Scientists predict that nearly every seabird (99%) would have eaten plastic by 2050 because of marine pollution. Global production of plastic stands at over 288 million tonnes per year, of which, 10% ends up in the ocean. Litter gets swept into drains, and then goes into rivers, and ends up in the sea.
At a previous exhibition the artist created a site-specific installation that depicted a flock of red-coloured birds flying over the ocean. The red colour was chosen because they were on the UK’s red-listed, most threatened with extinction. ‘Red is beautiful’, a Russian told the artist as the word ‘red’ in Russian, krasnyj is related to the word krasivyj or beautiful. If our actions make these birds extinct, it will not be beautiful. In Japanese, the word ‘red’ represents clarity, non-existence and truth.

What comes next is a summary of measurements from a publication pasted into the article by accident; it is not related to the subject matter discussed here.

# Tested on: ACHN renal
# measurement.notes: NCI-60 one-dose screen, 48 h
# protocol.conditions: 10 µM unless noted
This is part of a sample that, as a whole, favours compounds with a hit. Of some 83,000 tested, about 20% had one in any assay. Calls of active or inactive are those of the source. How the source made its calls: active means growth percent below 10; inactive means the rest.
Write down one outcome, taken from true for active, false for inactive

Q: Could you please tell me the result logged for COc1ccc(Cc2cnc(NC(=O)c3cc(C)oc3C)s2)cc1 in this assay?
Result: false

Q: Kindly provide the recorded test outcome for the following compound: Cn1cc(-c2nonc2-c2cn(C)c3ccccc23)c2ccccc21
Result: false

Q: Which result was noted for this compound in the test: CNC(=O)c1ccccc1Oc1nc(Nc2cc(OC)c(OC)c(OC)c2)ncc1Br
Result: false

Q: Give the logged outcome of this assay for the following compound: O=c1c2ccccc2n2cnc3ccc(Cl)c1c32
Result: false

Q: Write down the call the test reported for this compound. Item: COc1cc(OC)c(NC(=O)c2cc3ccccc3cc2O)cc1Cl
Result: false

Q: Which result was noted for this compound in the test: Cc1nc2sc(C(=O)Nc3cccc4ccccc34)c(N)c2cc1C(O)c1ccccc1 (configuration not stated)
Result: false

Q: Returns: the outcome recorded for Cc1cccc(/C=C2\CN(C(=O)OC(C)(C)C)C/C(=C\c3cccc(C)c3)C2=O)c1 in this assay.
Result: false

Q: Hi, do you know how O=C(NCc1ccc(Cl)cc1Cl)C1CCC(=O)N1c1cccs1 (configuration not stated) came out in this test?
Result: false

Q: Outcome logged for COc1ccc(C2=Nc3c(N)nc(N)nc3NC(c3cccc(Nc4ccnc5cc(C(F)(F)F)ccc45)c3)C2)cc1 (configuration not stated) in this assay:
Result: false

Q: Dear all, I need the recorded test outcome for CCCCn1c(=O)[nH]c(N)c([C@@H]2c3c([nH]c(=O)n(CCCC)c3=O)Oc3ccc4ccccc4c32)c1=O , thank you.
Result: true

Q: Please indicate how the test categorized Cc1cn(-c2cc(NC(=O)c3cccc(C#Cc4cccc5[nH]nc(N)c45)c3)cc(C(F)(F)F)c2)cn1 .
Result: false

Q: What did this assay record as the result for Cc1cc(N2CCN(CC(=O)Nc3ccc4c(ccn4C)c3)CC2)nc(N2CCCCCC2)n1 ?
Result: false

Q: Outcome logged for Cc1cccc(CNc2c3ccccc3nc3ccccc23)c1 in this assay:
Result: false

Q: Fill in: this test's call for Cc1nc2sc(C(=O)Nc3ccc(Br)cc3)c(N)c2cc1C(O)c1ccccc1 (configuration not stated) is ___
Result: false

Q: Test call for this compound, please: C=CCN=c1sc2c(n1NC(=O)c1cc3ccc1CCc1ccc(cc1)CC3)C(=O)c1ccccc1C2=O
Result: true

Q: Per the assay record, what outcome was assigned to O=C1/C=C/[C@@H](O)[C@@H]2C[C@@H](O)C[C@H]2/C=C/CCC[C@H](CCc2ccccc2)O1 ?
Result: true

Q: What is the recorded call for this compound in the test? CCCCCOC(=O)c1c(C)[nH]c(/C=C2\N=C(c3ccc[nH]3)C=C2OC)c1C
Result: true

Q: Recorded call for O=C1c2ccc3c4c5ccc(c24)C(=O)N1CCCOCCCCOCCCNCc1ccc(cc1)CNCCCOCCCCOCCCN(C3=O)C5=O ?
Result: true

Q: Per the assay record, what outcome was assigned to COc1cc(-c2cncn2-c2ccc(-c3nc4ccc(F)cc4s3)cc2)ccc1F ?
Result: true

Miyuki Kasahara is a Japanese artist based in East London. Her research examines the factors affecting the global environment, including that arising from politics and societal change.
Private view: Thursday 30 November, 18.00 to 20.30
Artist talk: Saturday 6 January, 14.00 to 15.00